Thursday, November 12, 2009

Do rich people have to use more energy?

Greetings from the Fenner School of Environment and Society at ANU. The issue under discussion in today's seminar by David I. Stern on "Modelling Global Trends in Energy Efficiency" is the relationship between standards of living and energy use. This is important for the current proposals for curbing greenhouse gas emissions. It has been assumed that as countries develop and standards of living increase, then energy use increases making it more difficult to curb CO2 emissions.

Crude measures of energy intensity can be misleading, as they do not take into account the technology being used. As an example on crude measures Mexico looks more efficient in energy use, but on a more detailed analysis the USA is more efficient. One outcome of this analysis is that countries which use coal have an handicap, due to its high level of pollution.

An interesting aspect to such models is that they assume that the energy is used to produce the same products. I suggest that with disruptive technologies such as ICT, this does not apply. That is rather than trying to get developing nations to produce the same goods developed countries do, but with less energy and less CO2 pollution, instead they can skip the dark satanic mills of the industrial revolution and move straight to an information economy. Rather than replacing bullock carts with trucks for delivering paper documents, the Internet can be used to replace both the vehicle and the paper documents.

Dr. Stern's main conclusion seems to be that when distortions due to developing countries undervaluing their currency are removed, there is no clear relationship between energy intensity and GDP per capital. That is getting rich does not result in your using more energy.

One of the problems I had with Dr. Stern's analysis was that it is based on nation states. This assumes that technology, economy and culture are uniform within a county. This does not apply, particularly to India and China, where the developed regions look more like that of each other and like western nations, than like the rural hinterland of the same country. As an example in business terms Bangalore has more in common with California, than it does with the rest of India. In some cases these differences are formalised, where for example China's special zones have different rules and financial regulations.

Perhaps it would be useful to use the measures of the number of mobile telephones and broadband connections in these calculations. This would provide a measure of the IT use of the country. It would be interesting to see if this correlates with energy use. It would seem on the face of it that rich people would have more mobile phones and broadband. But mobile phones are spreading rapidly through developing nations and broadband is not far behind.

Next week's seminar is Promoting Development, Saving the Planet.

Fenner School Seminar Series

Thursday 12th November 2009

1-2pm, in Fenner School FORESTRY LECTURE THEATRE, Forestry building 48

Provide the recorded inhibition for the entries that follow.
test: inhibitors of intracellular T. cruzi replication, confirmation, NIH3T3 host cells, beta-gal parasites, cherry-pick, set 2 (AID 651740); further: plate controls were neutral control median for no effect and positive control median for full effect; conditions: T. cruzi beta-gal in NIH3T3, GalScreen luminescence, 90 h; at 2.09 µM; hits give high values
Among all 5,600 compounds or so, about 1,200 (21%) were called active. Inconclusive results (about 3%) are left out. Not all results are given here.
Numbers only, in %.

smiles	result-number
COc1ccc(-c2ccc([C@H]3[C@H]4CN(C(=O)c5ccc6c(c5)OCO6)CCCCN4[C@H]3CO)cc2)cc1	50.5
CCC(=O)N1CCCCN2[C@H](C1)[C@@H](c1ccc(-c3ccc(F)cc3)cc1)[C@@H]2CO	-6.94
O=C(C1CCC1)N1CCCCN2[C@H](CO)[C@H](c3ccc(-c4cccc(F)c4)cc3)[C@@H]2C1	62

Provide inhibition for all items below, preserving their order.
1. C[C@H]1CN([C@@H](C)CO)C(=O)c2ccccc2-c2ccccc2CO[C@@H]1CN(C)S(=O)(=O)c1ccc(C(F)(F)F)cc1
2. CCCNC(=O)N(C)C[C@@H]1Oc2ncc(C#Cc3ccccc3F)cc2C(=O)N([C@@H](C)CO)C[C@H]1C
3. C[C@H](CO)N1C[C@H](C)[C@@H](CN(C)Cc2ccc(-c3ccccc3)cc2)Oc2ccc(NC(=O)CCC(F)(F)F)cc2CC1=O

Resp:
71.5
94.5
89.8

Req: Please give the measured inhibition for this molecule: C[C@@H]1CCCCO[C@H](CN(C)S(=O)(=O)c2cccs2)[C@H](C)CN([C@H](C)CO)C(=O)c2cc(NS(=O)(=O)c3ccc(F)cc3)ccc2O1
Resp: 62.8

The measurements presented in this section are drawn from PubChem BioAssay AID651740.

Modelling Global Trends in Energy Efficiency

David I. Stern
Arndt-Corden Division of Economics, College of Asia and the Pacific, Australian National University


This seminar reports on ongoing research in the CERF Environmental Economics Research Hub funded project: “Modelling the Global Diffusion of Energy Efficiency and Low-Carbon Technology”. The environmental Kuznets curve has been a popular simple model of the relationship between economic growth and environmental quality. It is plagued, however, by significant econometric issues and explains relatively little about the differences in emissions between countries. The between estimator is a simple consistent estimator of long-run coefficients in panel data that avoids these issues and performs well in real world situations. I apply the between estimator to both environmental Kuznets curves for carbon and sulfur emissions and a more sophisticated production frontier model of energy efficiency. The latter model explains differences in energy efficiency across countries in terms of differences in input and output mix, climate, and differences in the level of energy efficiency technology. The residuals from this model are the underlying trends in energy efficiency technology in each country. In the final part of the presentation I will show how a social choice model can be used to explain differences in environmental technology across countries.


Photo of David SternDavid Stern is an energy and environmental economist with an interdisciplinary background in geography and economics. His research has focused on understanding the relationship between resource use and economic growth and development. He has investigated both the role of energy and resources in economic growth and the determinants of environmental impacts, especially air pollution and climate change. He is currently working on a project funded by the Environmental Economics Research Hub titled: “Modelling the Global Diffusion of Energy Efficiency and Low-Carbon Technology”.

The Fenner School Seminar Series is held in the Forestry Lecture Theatre, Forestry Building 48, Linnaeus Way (comes off Daley Road), ANU (Acton) campus, ACT

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